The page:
Defamation requires a false statement made by one person about another person, which causes harm to a person’s business profession or occupation. The key element is that the statement needs to false.
Truth as an absolute defense to a claim of defamation
If the statement is true, then you cannot file a defamation claim, no matter how hurtful it is or the harm it may have caused. Truth is an absolute defense
The Opinion Defense
Similar to truth, opinions are also not defamatory. But what constitutes as an opinion? While the answer is more complex, a general rule of thumb: If a statement is based on truthful statements and those truthful statements are disclosed in their entirety in such a manner that an average reader can reasonably ascertain that the speaker or author of the statements is only expressing a personal viewpoint, then such a statement would be considered as an opinion.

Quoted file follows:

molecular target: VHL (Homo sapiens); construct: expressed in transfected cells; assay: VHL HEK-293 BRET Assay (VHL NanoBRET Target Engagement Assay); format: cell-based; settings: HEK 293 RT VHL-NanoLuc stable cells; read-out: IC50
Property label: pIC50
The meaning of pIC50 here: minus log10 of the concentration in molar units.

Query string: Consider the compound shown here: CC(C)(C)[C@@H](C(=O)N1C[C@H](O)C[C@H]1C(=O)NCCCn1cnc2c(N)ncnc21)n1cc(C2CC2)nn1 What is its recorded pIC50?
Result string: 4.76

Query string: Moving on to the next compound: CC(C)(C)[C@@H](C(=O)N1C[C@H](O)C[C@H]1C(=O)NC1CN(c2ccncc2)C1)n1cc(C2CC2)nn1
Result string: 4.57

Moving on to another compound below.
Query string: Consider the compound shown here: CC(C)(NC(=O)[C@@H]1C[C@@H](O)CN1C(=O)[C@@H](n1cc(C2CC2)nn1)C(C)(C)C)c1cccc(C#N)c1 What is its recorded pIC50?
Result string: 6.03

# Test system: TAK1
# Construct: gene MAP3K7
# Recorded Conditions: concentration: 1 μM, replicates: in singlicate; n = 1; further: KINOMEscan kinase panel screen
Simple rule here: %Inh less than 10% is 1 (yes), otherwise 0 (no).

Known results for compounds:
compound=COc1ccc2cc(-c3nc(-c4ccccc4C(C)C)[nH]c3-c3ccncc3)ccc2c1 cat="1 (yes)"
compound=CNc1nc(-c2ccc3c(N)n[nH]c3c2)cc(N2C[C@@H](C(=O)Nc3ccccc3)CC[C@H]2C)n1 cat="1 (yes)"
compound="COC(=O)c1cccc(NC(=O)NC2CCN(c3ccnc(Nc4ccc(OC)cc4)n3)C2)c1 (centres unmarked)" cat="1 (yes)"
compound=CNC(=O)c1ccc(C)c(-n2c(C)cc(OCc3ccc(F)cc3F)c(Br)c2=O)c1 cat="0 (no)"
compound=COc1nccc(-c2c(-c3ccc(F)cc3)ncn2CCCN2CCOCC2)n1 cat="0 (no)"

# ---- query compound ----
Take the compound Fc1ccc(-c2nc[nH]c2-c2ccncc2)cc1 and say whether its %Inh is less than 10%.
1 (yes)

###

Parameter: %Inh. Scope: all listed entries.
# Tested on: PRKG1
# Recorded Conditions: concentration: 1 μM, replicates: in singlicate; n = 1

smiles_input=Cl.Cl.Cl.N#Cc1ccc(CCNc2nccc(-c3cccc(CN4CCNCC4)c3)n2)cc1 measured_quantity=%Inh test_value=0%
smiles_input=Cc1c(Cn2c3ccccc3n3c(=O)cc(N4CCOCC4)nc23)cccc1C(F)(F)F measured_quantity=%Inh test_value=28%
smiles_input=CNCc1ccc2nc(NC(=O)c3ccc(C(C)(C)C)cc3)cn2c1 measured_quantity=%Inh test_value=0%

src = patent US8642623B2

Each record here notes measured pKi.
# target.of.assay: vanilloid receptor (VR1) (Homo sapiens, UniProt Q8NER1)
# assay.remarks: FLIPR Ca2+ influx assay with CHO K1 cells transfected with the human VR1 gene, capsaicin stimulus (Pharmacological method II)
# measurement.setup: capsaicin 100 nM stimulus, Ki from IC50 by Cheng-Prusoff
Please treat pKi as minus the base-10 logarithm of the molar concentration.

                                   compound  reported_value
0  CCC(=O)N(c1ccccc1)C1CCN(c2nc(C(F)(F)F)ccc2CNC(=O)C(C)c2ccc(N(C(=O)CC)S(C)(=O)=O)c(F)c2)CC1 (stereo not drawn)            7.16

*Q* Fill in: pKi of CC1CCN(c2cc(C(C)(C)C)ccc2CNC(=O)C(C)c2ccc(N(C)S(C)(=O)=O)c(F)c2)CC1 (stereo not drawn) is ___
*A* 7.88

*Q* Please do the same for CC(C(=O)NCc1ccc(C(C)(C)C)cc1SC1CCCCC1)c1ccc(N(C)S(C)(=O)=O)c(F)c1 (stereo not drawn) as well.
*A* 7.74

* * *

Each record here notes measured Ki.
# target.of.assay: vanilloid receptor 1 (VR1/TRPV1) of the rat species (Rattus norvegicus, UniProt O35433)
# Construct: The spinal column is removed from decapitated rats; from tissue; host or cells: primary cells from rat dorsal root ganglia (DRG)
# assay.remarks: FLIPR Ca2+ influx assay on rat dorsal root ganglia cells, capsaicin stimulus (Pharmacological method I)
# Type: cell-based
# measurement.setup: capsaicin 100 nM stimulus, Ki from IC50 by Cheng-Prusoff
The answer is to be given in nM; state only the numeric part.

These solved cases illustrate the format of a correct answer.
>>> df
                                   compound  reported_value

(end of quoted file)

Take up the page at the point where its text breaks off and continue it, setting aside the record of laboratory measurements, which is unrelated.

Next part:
The important factor to consider is whether all the underlying facts formulating the opinion are disclosed.
Similar to the opinion defense, any statement which reflects colloquial speech is also not defamatory. For example, calling someone a “son of a bitch” does not mean you are insulting ones mother or calling her a bitch, or even that person a dog. However, depending on the circumstances, if the speaker continues to explain why the person is a son of a bitch, those statements (if untrue) can be defamatory.
Wonder why politicians cannot sue newspapers for defamation? The law requires that public figures must also prove the statement was made with “actual malice.” This means, public figures must prove the person making the statement knew the statement to be false and intentionally did so despite the fact. However, the standard of proof to provide a showing of malice is high (which involves provide a showing of careful planning and execution), and the burden of proof is on the plaintiff.
Thus, even if statements are false a public figure would also need to show that the defendant maliciously spread the rumors. Therefore, a politician cannot sue a newspaper over false allegations (e.g., of corruption) unless they can also show that the reporter maliciously published those statements.